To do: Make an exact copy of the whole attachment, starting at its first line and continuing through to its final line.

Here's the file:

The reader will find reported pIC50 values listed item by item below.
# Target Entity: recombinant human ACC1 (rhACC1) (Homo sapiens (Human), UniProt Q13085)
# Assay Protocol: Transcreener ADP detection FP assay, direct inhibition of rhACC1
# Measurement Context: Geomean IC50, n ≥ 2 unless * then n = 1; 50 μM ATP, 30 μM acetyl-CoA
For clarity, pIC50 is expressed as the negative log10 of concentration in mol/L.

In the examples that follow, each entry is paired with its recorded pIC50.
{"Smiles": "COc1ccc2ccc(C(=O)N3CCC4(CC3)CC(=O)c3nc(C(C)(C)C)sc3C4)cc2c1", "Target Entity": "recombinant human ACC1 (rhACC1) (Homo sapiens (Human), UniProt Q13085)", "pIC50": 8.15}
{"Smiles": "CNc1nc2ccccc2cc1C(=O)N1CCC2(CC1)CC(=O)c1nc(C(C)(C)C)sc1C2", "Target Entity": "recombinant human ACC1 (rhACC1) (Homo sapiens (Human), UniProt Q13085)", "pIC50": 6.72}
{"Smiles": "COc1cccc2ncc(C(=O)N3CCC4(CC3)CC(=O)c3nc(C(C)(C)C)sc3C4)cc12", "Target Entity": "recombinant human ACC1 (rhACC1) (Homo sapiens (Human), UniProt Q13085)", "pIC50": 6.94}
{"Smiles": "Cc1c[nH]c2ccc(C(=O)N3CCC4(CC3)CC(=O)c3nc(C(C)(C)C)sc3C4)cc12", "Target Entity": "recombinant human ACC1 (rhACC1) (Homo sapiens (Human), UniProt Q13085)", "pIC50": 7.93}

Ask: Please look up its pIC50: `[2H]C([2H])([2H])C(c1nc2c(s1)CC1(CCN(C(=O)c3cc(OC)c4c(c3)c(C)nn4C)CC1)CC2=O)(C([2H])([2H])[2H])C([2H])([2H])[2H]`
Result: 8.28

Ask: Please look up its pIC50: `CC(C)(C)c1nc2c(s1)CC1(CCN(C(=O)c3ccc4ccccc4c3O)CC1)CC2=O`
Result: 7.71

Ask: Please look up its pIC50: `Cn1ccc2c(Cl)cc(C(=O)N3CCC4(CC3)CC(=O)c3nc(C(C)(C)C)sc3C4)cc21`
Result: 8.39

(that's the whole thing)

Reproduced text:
The reader will find reported pIC50 values listed item by item below.
# Target Entity: recombinant human ACC1 (rhACC1) (Homo sapiens (Human), UniProt Q13085)
# Assay Protocol: Transcreener ADP detection FP assay, direct inhibition of rhACC1
# Measurement Context: Geomean IC50, n ≥ 2 unless * then n = 1; 50 μM ATP, 30 μM acetyl-CoA
For clarity, pIC50 is expressed as the negative log10 of concentration in mol/L.

In the examples that follow, each entry is paired with its recorded pIC50.
{"Smiles": "COc1ccc2ccc(C(=O)N3CCC4(CC3)CC(=O)c3nc(C(C)(C)C)sc3C4)cc2c1", "Target Entity": "recombinant human ACC1 (rhACC1) (Homo sapiens (Human), UniProt Q13085)", "pIC50": 8.15}
{"Smiles": "CNc1nc2ccccc2cc1C(=O)N1CCC2(CC1)CC(=O)c1nc(C(C)(C)C)sc1C2", "Target Entity": "recombinant human ACC1 (rhACC1) (Homo sapiens (Human), UniProt Q13085)", "pIC50": 6.72}
{"Smiles": "COc1cccc2ncc(C(=O)N3CCC4(CC3)CC(=O)c3nc(C(C)(C)C)sc3C4)cc12", "Target Entity": "recombinant human ACC1 (rhACC1) (Homo sapiens (Human), UniProt Q13085)", "pIC50": 6.94}
{"Smiles": "Cc1c[nH]c2ccc(C(=O)N3CCC4(CC3)CC(=O)c3nc(C(C)(C)C)sc3C4)cc12", "Target Entity": "recombinant human ACC1 (rhACC1) (Homo sapiens (Human), UniProt Q13085)", "pIC50": 7.93}

Ask: Please look up its pIC50: `[2H]C([2H])([2H])C(c1nc2c(s1)CC1(CCN(C(=O)c3cc(OC)c4c(c3)c(C)nn4C)CC1)CC2=O)(C([2H])([2H])[2H])C([2H])([2H])[2H]`
Result: 8.28

Ask: Please look up its pIC50: `CC(C)(C)c1nc2c(s1)CC1(CCN(C(=O)c3ccc4ccccc4c3O)CC1)CC2=O`
Result: 7.71

Ask: Please look up its pIC50: `Cn1ccc2c(Cl)cc(C(=O)N3CCC4(CC3)CC(=O)c3nc(C(C)(C)C)sc3C4)cc21`
Result: 8.39